Frequently Asked Questions from Congressional Staffers
The Frequently Asked Questions reflect the inquires most often received at the Office of Congressional Affairs from congressional staffers. These FAQs are organized by topic to provide quick access to procedural information, commonly requested links, and other guidance designed to assist staffers in congressional offices. If you cannot find the information you seek, please visit U.S. Customs and Border Protection Info Center, where you can create an account, ask specific questions, and receive notifications when the FAQs are updated or new topics posted. You can also contact the Office of Congressional Affairs at: (202) 344-1760 or OCAInquiry@cbp.dhs.gov.
General CBP Questions
We publish our statistics on the U.S. Customs and Border Protection Statistics page. This page contains statistics for all three of CBP's law enforcement agencies: Air and Marine Operations, U.S. Border Patrol, and the Office of Field Operations.
The Office of Trade administers trade policy by collecting duties and enforcing remedies to ensure a level playing field for American businesses. The Office of Trade has identified high-risk areas that could cause significant revenue loss, harm the U.S. economy, or threaten the safety of American people. For information, go to the Office of Trade's Priority Issues page.
Air and Marine Operations (AMO) is the world’s largest aviation and maritime law enforcement organization. It is a critical component of CBP’s layered enforcement strategy. For additional information about AMO, please visit the Air and Marine Operations Missions page.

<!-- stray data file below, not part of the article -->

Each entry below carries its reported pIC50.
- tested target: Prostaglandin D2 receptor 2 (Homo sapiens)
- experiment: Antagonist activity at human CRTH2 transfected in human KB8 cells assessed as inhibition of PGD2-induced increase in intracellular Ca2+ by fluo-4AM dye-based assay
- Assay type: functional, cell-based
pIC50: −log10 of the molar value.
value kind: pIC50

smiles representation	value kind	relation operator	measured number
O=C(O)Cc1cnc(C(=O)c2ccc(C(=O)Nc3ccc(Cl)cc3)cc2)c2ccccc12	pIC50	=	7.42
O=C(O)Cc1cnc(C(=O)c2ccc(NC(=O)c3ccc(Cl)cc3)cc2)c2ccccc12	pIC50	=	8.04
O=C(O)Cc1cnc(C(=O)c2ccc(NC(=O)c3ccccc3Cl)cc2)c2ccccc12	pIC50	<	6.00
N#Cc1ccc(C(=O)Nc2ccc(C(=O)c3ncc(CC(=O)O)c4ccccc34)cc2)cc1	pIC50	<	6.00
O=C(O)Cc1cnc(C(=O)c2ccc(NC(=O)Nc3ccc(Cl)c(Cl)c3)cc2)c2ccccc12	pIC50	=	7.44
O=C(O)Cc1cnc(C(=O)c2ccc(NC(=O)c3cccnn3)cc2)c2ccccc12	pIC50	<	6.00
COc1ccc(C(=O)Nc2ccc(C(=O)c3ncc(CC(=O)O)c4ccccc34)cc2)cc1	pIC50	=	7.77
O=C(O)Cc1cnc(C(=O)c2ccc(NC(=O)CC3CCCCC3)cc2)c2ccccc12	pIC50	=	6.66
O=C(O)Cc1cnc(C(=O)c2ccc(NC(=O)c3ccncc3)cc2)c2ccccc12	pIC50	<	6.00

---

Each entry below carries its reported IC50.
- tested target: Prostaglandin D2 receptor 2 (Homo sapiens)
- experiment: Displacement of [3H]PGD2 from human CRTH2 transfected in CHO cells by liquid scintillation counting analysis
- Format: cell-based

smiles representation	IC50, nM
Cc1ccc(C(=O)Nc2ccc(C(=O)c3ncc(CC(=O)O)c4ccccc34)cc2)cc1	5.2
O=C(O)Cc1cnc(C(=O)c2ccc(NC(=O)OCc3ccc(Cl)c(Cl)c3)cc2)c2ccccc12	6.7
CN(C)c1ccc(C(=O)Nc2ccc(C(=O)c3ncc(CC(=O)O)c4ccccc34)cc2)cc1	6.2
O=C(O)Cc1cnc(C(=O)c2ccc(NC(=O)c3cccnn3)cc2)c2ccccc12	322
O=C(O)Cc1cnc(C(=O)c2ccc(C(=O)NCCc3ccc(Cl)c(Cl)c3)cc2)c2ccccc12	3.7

Visit CBP's Know Before You Visit page for information on prohibited and restricted items as well as Trusted Traveler programs.
The Know Before You Go page shows port locations. For airport wait times, go to CBP’s Airport Wait Times page; for land border wait times, go to CBP's Border Wait Times page.
U.S. Customs and Border Protection (CBP) protects the public against terrorists and the instruments of terror. All applicants undergo a pre-employment process which includes a background investigation. Please visit the Careers section of the CBP website for additional information
The Office of Congressional Affairs does not have the ability to find out the status of a CBP employment application. Please direct the constituent to CBP's Applicant Portal.
Please feel free to provide the Office of Congressional Affairs with contact information for the company along with one or two sentences on the company's services or production. More information on How to Do Business with CBP is available online.
Members of the public can submit a complaint electronically through CBP's Information Center. You can also contact the Office of Congressional Affairs for further assistance.
The FOIA office processes requests in the order in which they are received; due to the volume and nature of some requests this process can take some time. The Office of Congressional Affairs can confirm receipt of a FOIA request; however, we cannot expedite it through the process. We appreciate your constituent's patience as we work towards the completion of the request. They will receive a response directly from the FOIA office. If necessary, the constituent can contact CBP's FOIA Office directly at (202) 325-0150. Additional FOIA information is available on the CBP Website.